Common Areas of Improvement for Employees at Work
Sure, every workplace is different. But when it comes to workers, well, we’re all human. That means many times employees share the same general areas for improvement across industries, companies, and teams. If you can identify, anticipate, and mitigate these behaviors, you’re already a step ahead. Paying careful attention here helps create a culture of improvement and a space where employees feel seen and supported. In this post, we’ll highlight some of the most common areas of improvement for employees at work and offer tips to help you empower employees to improve.
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Communication always comes out on top as an area for improvement among employees. Between constant emails, texts, and instant messages, what we’re trying to say can get easily misconstrued or lost in translation. Plus, we’ve all got our own unique ways of getting our point across. Clear communication starts with employees who deeply understand their own communication style, and then working to understand that of others. The more we can approach our conversations from a place of clarity and understanding, the more likely we are to respect one another and work collaboratively.
Listening goes hand in hand with communication. Often times in conversations, people only hear what they want to hear. This results in miscommunication, wasted time and effort, and ultimately frustration. Encourage employees to really listen to one another, and instill this skill with effective listening skills training. Underscoring the importance of this skill helps improve all-around communication, collaboration and morale, creating a workplace where people feel heard and valued.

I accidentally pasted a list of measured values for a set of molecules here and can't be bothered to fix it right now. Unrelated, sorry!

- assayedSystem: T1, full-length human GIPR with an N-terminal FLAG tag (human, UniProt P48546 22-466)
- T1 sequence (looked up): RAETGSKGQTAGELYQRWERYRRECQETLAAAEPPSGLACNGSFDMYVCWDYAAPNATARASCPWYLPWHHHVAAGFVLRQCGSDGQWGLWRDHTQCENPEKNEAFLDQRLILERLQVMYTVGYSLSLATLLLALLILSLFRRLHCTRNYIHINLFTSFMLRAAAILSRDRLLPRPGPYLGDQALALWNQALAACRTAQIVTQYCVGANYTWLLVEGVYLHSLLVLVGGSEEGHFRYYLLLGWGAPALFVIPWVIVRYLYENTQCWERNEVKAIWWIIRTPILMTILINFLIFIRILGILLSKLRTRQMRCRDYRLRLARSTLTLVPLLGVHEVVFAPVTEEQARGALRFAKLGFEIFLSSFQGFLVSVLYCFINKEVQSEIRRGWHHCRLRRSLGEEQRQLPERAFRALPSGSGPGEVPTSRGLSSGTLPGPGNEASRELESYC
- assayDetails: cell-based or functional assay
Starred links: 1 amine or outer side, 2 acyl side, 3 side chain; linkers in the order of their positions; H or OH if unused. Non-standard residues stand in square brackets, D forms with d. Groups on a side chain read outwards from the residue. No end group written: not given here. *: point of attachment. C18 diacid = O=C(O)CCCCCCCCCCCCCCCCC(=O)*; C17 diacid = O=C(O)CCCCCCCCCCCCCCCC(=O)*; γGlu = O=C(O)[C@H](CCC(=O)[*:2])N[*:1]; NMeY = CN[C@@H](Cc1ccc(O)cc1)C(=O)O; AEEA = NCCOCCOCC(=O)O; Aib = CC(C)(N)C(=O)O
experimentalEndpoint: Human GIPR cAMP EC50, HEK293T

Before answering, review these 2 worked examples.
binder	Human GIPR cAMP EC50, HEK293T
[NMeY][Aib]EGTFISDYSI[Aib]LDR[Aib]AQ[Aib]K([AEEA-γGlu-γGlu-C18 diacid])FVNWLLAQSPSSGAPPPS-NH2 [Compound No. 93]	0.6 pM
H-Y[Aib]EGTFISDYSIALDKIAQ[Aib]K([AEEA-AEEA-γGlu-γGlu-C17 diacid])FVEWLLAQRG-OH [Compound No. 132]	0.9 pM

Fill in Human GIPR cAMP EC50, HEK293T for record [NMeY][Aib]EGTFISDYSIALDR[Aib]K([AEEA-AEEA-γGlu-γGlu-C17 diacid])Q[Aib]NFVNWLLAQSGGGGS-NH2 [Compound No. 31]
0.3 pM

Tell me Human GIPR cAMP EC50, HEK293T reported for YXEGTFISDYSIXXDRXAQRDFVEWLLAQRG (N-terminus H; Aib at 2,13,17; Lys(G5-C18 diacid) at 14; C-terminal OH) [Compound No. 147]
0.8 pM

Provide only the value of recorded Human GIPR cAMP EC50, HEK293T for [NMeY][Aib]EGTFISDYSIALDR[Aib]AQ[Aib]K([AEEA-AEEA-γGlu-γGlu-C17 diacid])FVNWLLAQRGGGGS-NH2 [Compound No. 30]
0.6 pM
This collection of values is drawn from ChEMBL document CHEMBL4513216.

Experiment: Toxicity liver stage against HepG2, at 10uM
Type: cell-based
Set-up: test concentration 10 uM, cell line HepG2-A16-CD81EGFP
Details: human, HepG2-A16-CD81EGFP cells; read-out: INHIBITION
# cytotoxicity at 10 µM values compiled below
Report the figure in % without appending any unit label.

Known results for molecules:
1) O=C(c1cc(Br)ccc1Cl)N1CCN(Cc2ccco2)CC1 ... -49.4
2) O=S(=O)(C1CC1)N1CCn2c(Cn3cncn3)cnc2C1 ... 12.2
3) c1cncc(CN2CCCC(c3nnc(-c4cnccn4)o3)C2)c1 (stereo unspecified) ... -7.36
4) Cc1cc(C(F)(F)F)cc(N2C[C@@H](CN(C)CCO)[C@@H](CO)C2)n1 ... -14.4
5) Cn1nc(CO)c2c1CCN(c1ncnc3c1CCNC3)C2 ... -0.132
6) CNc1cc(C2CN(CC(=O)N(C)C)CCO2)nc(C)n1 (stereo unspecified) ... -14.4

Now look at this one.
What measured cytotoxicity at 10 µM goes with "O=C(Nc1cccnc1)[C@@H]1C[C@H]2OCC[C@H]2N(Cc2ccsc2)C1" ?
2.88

Working together is another challenging skill, especially now that teams can be located across geographies and time zones. One of the most important parts of collaboration is instilling a sense of responsibility within each team member. Often times with teamwork, responsibility and stress falls to the one or two people who take charge. But when everyone feels personally responsible for the success of the project, they’re more likely to work hard and work together. Positive teamwork skills come from having a strong sense of empathy with and respect for colleagues as well as a deep understanding of one’s own strengths and roles within the team.
Consider HRDQ team building training materials to help employees understand how to work collaboratively with success. Our personality style training materials can help to give employees a deeper sense of their own skills and what they can bring to the table in a team setting as well.
Accountability in the workplace isn’t just vital for effective teamwork as mentioned earlier—it’s also crucial for individual employee success. When employees feel directly responsible for the work they’re doing, they approach it with more purpose, meaning and fervor. Make sure that employees understand why they’re doing the projects they’re doing, and ensure middle management conveys this importance regularly.